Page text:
Weeks later, Simmons and Will, now quite comfortable with one another, hike to a location where they'll be able to briefly see the planet's once-every-eighteen years sunrise. As they wait for it, Simmons sees a flare in the sky. She realizes it's Fitz and S.H.I.E.L.D., come to rescue her after six months.

They run toward the flare, but "It" shows up and blocks their way, taking the form of a space suited figure. Will tells Simmons to keep going, and he'll hold "It" off. He fires his one bullet at it, which does no good. Simmons makes it over a hill, where she sees Fitz tethered to a portal, reaching out his hand to her.

We then cut to the present. We've already seen how Fitz rescued Simmons, and how she's struggled to adjust to life back on Earth. And now Fitz knows why she wants to go back to the planet. Because she left someone she loves behind. Fitz taks a deep breath and says, "Right. Let's go get him."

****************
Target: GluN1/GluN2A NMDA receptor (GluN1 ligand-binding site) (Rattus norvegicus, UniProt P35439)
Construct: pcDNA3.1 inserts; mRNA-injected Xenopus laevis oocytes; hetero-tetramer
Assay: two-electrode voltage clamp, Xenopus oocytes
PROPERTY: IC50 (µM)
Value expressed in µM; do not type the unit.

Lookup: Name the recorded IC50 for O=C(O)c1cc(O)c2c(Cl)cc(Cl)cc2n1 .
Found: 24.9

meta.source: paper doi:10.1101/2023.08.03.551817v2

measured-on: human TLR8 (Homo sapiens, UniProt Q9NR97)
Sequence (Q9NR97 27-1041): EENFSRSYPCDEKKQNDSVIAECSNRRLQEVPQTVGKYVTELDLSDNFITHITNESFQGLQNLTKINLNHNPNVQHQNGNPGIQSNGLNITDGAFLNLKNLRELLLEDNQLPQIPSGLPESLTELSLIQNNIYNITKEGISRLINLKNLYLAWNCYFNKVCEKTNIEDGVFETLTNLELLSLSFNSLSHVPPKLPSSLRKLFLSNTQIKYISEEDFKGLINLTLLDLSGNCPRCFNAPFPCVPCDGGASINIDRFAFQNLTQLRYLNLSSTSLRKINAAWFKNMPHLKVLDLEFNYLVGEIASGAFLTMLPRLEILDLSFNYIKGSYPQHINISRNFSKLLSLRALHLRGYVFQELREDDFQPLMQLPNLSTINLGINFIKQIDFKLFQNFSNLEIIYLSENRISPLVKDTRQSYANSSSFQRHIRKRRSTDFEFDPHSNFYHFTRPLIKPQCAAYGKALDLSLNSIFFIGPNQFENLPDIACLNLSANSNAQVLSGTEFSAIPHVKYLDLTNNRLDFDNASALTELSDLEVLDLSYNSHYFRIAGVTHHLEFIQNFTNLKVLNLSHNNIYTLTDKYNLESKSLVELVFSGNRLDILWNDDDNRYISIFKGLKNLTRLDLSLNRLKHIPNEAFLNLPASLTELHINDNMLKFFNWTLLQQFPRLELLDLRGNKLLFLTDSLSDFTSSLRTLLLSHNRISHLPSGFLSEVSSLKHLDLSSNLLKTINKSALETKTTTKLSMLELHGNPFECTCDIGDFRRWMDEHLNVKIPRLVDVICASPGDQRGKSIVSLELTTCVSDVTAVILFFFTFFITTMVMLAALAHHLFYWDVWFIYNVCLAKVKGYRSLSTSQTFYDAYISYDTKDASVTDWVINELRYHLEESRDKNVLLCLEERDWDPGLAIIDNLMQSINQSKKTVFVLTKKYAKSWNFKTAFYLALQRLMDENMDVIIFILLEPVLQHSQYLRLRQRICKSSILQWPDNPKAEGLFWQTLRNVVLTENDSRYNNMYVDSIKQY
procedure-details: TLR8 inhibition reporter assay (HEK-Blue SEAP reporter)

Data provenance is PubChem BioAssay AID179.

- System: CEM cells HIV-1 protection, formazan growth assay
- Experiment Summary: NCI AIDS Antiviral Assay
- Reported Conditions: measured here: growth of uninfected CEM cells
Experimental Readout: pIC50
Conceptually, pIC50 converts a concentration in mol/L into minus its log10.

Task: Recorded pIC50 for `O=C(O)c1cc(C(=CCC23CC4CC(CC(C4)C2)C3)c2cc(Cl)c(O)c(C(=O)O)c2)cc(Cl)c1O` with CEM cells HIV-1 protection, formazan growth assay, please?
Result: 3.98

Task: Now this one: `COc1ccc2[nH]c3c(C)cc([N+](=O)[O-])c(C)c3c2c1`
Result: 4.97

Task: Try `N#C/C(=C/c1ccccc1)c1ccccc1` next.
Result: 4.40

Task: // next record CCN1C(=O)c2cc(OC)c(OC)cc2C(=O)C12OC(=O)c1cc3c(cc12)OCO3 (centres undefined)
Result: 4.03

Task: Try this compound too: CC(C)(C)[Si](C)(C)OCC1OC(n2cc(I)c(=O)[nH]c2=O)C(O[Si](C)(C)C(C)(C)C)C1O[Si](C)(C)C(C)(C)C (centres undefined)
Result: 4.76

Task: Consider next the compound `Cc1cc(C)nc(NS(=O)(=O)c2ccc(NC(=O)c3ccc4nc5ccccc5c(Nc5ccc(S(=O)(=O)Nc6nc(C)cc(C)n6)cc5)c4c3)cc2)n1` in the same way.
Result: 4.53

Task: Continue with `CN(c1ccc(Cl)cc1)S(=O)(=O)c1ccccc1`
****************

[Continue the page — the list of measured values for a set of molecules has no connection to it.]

Thoughts:
A couple of weeks ago when Simmons first said she had to go back to the planet, I guessed it was because the planet was some sort of penal colony and someone there (most likely an alien) helped her escape, and she wanted to rescue them as well.

Well, it wasn't a penal colony, but I was right about someone helping her while she was there. I just didn't expect it to be a human astronaut from Earth!

 We don't get the usual title sequence this week. Instead, as a way to emphasize Simmons' hopeless predicament, we get a silent title card superimposed over the desolate planet.